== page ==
Sebi chief Ajay Tyagi scores big in first 100 days

Ajay Tyagi, chairman, Sebi. (Photo: Kamlesh Pednekar)
From new fundraising instruments like municipal bonds and infrastructure investment trusts (InvITs) to passing orders in long-pending matters like the Reliance Industries ‘unlawful gain’s case, Ajay Tyagi, chairman, Securities and Exchange Board of India (Sebi) has made some right moves in his first 100 days in office.

He took charge from predecessor U K Sinha on March 1. The senior bureaucrat couldn’t have entered the stock market fray at a more opportune time, with shares climbing to record highs, investor flows into mutual funds at new levels and buoyancy in the Initial Public Offer market.

In less than a month, Sebi had barred Reliance Industries from accessing the derivatives market and asked the Mukesh Ambani-led entity to disgorge Rs 447 crore (with 12 per cent interest for 10 years) it was deemed to have made unlawfully. (The company has challenged Sebi’s order at the Securities Appellate Tribunal).

Another step was tightening of the participatory notes (p-notes) framework. With Tyagi as chair, the Sebi board of directors has deliberated twice on the issue. In April, the board reiterated the stance that Indians, including non-resident ones, were barred from taking direct or indirect exposure through p-notes. Earlier this week, Sebi further tightened the norms by barring p-notes from taking unhedged positions in the derivatives segment, to curb speculative trading.

Tyagi has also set a tight September deadline to finish investigation into 145 cases of alleged long-term capital gains tax evasion. Sebi will then work with the tax department for further action.

On commodities, Sebi has allowed the much-awaited options trading. It has also allowed hedge funds to transact in derivatives. The regulator also took an important decision to provide unified licenses for commodities and equity brokers.

On the primary market front, Sebi eased the lock-in norms for private equity (PE) investors registered as Category-II alternative investment funds (AIFs). The market also saw two successful InvIT issues, proving the cash-starved infrastructure sector an additional avenue for fund raising.

Tyagi also eased the municipal bond framework, which saw the Pune civic body raise Rs 200 crore. The regulator expects 10 municipal bond issuances before the end of the calendar year.

Under Tyagi, Sebi has worked with the Reserve Bank of India (RBI) on the issue of loans going bad. The markets regulator has provided special dispensations to banks and acquirers of shares in listed distressed companies.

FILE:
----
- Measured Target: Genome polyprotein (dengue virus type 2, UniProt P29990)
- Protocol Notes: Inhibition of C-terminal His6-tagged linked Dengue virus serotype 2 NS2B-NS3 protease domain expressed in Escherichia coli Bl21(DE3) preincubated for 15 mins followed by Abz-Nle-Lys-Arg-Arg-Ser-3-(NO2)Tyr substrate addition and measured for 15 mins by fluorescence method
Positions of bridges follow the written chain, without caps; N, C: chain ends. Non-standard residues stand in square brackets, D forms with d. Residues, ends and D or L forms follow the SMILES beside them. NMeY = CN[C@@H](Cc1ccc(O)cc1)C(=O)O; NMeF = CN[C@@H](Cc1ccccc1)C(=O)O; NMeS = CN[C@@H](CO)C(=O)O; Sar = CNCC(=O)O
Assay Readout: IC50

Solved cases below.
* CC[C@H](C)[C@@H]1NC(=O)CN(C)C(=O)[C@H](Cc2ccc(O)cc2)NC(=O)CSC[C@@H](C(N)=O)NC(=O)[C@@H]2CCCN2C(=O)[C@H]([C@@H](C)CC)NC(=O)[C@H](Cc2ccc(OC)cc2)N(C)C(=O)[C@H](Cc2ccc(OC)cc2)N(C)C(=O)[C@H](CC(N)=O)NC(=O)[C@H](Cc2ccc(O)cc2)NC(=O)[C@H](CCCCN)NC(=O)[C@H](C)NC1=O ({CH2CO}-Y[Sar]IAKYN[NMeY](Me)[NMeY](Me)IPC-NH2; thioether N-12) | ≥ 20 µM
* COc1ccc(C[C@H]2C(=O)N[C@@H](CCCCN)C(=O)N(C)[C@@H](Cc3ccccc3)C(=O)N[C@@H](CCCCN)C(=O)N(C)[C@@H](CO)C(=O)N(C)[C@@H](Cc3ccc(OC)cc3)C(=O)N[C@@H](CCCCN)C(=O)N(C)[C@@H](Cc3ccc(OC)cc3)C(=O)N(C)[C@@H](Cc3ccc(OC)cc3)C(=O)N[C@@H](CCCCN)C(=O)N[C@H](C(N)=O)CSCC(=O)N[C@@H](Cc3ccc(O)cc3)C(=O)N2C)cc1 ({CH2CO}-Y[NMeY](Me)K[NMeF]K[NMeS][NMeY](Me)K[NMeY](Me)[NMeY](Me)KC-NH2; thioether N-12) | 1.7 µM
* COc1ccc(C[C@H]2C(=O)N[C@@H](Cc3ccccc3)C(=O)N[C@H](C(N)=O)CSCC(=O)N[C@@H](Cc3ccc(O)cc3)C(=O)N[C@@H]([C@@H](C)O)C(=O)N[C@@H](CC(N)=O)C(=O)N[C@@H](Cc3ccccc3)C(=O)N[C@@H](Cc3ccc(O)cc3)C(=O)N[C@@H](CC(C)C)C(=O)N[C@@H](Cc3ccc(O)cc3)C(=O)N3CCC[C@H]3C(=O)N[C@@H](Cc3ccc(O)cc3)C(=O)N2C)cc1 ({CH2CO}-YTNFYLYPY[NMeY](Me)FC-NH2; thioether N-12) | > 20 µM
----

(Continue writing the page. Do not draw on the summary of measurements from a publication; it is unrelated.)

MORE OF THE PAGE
Sebi also acted to boost trading volumes at Gujarat International Finance Tech-city (GIFT), the country’s first international financial services centre (IFSC). It allowed trading in single stock derivatives and mutual fund participation.

There is also action on some challenging issues. Sebi has set up a high profile committee to suggest changes to the corporate governance framework. The regulator is also planning a discussion paper on the derivatives market, to study product suitability and risk. Unhappy with the rating process, Sebi plans to overhaul norms for credit rating agencies and debenture trustees.

Those in the segment also say Sebi will sooner or later review the insider trading and takeover code regulations.

“He is a man of action. The majority of his actions so far have been to resolve long pending matters. Under his leadership, Sebi has passed several orders that have been pending for more than a decade,” said Sandeep Parekh, founder, Finsec Law Advsiors. “He also needs to also fine-tune or plug the loopholes in some of the existing securities laws.”

A key issue which could soon see a conclusion is on the National Stock Exchange (NSE), which allegedly provided preferential access to certain brokers at its co-location facility. Sebi also plans to initiate a forensic audit to ascertain if any of the entities involved made any monetary gains.

Another challenge is the backlog of 7,000-odd pending cases. To resolve the matter efficiently, Tyagi has appointed additional adjudicating officers (AOs) and set a one-year target for completion of all the investigations. Sources say he's trying to rationalise the consent mechanism norms to clear the backlog.
There has also been some streamlining in the appointments process. There were apprehensions among Sebi employees over external hires of executive directors. The new chief has increased the number of these posts, giving equal opportunity to Sebi employees.

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